Irvin, meanwhile, plays base outside linebacker and moves down to the defensive line in sub packages. He played 512 snaps last season in 12 games (233 run defense snaps, 121 pass rush snaps, 158 coverage snaps) and graded out as Pro Football Focus’ 10th ranked 4-3 outside linebacker, showing terrific all-around ability. He graded out 4th in pass rush grade, 11th in coverage, and 15th against the run. The surprise 2012 1st round pick struggled as a rookie as a pure defensive end, grading out 34th out of 62 eligible 4-3 defensive ends on 452 snaps, but he’s proven to be a better fit as a hybrid.

The issue is that his status for the start of the season is in doubt thanks to a hip injury. Even if he plays week 1, he could be less than 100% and behind the 8-ball after missing off-season practice and the pre-season. 4th round rookie Cassius Marsh could also be in the mix for snaps as a rookie, which shows their lack of depth. It’s still one of the best defensive lines in the NFL, but it’s worse than last season because of serious depth problems.

Grade: A-


As I mentioned, Bruce Irvin will play some base outside linebacker. The Seahawks have Super Bowl MVP Malcolm Smith at outside linebacker and he might not even have a role. He can play base outside linebacker in Irvin’s absence. He can play some base outside linebacker in coverage situations as the 6-0 226 pounder acts as essentially a box safety. He can also rotate at middle linebacker and the other outside linebacker position. Smith isn’t as good as his Super Bowl MVP would suggest, but, after 232 snaps in his first 2 seasons in the league after going in the 7th round in 2011, Smith graded out as Pro Football Focus’ 6th ranked 4-3 outside linebacker on just 490 snaps last season, with no one playing fewer snaps and grading out higher. He should have some sort of role on about 300-500 snaps.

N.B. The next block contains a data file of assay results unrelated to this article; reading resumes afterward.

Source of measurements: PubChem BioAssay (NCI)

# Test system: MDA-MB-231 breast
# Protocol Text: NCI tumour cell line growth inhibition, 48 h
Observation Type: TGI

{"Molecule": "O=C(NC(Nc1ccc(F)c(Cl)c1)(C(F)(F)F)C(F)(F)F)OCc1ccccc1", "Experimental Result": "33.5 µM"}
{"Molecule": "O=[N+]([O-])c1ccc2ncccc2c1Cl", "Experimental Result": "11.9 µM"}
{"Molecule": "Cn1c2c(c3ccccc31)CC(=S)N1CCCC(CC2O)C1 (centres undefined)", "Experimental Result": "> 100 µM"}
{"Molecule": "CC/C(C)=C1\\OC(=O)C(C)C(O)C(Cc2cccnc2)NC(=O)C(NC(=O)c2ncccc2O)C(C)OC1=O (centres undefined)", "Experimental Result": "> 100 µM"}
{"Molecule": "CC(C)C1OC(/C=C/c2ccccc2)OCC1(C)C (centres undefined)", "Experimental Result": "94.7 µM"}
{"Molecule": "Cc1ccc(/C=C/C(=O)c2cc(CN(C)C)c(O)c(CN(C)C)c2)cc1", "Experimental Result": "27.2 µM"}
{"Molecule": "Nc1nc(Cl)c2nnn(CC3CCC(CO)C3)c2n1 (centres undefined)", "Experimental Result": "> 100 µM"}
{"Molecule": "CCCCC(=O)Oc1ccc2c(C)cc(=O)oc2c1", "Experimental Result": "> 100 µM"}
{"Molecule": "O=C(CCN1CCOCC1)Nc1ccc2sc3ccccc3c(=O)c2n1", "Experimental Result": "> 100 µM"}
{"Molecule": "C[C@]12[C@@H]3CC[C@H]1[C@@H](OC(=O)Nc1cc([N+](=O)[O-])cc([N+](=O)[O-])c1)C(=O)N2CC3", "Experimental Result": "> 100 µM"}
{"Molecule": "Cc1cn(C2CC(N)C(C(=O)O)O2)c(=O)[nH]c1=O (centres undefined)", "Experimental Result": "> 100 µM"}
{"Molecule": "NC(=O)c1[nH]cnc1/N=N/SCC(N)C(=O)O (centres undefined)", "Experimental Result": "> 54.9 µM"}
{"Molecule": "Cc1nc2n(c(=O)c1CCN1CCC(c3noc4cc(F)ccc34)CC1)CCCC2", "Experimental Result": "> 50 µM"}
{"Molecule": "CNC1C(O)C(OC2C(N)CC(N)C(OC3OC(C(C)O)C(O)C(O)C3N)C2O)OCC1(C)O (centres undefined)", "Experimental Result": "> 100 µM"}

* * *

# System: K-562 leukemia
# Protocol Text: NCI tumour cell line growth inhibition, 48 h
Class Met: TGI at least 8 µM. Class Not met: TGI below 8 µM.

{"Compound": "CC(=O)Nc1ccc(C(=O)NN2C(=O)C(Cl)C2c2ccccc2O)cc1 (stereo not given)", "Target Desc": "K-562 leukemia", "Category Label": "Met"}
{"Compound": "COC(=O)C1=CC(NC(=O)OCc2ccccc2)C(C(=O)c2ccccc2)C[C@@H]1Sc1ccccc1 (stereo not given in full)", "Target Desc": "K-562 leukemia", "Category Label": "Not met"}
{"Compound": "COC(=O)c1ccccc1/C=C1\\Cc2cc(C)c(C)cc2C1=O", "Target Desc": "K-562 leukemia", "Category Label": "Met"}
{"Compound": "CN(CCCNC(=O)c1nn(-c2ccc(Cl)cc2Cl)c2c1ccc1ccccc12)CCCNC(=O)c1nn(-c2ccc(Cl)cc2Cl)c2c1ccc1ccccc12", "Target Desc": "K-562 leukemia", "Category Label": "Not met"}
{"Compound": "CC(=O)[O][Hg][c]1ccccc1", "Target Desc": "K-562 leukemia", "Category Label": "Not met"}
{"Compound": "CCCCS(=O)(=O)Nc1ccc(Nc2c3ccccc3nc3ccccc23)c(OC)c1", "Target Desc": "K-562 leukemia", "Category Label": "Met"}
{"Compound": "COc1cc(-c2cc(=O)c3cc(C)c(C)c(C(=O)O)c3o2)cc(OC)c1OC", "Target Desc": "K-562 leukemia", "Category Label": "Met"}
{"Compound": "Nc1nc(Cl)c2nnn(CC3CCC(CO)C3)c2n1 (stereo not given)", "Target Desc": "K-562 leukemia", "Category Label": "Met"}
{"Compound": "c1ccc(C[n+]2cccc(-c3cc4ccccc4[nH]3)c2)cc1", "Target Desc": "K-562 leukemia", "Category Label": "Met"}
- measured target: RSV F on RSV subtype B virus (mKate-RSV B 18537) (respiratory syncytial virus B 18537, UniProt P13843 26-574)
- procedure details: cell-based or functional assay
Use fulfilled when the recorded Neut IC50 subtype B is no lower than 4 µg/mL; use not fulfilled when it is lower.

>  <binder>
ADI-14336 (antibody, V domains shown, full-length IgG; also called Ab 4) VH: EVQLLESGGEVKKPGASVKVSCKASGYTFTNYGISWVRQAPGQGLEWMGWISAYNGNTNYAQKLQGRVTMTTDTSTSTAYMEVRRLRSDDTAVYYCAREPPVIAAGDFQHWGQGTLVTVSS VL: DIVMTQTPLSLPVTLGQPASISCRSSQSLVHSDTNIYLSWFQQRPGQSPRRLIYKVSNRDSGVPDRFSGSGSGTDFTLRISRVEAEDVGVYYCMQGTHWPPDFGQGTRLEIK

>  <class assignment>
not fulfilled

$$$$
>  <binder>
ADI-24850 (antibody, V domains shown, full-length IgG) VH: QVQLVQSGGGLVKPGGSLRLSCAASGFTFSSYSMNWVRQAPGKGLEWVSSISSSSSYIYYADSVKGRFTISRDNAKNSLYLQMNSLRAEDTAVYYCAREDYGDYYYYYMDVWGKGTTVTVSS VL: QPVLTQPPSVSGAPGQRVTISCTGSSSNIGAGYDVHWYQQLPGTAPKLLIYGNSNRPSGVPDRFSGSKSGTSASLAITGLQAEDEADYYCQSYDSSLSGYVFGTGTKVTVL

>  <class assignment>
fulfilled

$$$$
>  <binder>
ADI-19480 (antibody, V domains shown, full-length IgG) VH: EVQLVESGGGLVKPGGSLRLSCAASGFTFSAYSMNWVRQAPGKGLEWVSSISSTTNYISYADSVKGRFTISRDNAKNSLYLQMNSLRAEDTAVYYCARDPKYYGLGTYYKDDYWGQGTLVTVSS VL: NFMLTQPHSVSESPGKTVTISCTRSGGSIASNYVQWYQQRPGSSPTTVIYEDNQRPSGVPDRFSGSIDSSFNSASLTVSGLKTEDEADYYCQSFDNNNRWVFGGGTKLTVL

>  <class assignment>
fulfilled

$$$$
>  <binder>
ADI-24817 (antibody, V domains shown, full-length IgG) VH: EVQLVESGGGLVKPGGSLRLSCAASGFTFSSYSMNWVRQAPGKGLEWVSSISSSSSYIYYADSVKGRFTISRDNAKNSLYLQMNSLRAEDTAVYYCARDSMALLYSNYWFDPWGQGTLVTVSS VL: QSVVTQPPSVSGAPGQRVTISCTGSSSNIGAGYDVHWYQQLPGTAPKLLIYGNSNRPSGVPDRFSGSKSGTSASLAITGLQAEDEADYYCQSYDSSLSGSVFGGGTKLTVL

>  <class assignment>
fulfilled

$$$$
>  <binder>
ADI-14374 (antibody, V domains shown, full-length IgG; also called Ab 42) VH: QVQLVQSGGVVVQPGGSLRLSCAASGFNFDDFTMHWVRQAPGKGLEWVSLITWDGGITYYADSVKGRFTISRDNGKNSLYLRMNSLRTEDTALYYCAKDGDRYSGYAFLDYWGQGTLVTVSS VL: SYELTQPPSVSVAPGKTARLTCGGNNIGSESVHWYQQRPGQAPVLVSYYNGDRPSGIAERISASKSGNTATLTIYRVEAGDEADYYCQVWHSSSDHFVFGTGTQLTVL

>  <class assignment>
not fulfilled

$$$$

KJ Wright and Bobby Wagner are expected to be the every down linebackers at outside linebacker and middle linebacker respectively. Wagner, a 2011 4th round pick, has graded out above average in all 3 seasons he’s been in the league, ranking as Pro Football Focus’ 17th ranked 4-3 outside linebacker in 2011, 14th ranked in 2012, and 13th ranked in 2013. He should once again be an above average 4-3 outside linebacker in both sub and base packages in his contract year in 2014.

Wagner, meanwhile, was a 2012 2nd round pick and arguably was better than Defensive Rookie of the Year Luke Kuechly, grading out as Pro Football Focus’ 2nd ranked middle linebacker, right behind only Patrick Willis. He graded out “just” 12th in 2013 thanks to injuries. He missed 2 games and was limited in others. He might not be as good as he was in 2012 again, but he should have a bounce back year as part of a still very strong front 7.

Grade: A-


The Seahawks’ secondary might be even better though. In 3 years in the NFL, Richard Sherman has allowed 115 of 248 (46.4%) for 1621 yards (6.54 YPA), 8 touchdowns, and 20 interceptions, while deflecting 34 passes and committing 26 penalties. No other NFL cornerback really comes close to that, with the exception of Darrelle Revis, who has allowed 43.1% completion, 5.41 YPA, and 12 touchdowns, while picking off 20 passes, since 2008. Sherman is essentially Revis with better ball skills, less of an injury history, and 3 years younger, only going into his age 26 season. I think he’s the best cornerback in the NFL.

The Seahawks did lose both Walter Thurmond and Brandon Browner at cornerback. Browner began last season as the starter, but he was limited to 8 starts last season thanks to a combination of injury and suspension. He graded out above average, but now he’s in New England. Thurmond, meanwhile, was Pro Football Focus’ 33rd ranked cornerback last season as their slot cornerback. The Seahawks have Bryon Maxwell, who played well in Browner’s absence last season, as the starter opposite Sherman, but the issue is they don’t have a proven 3rd cornerback.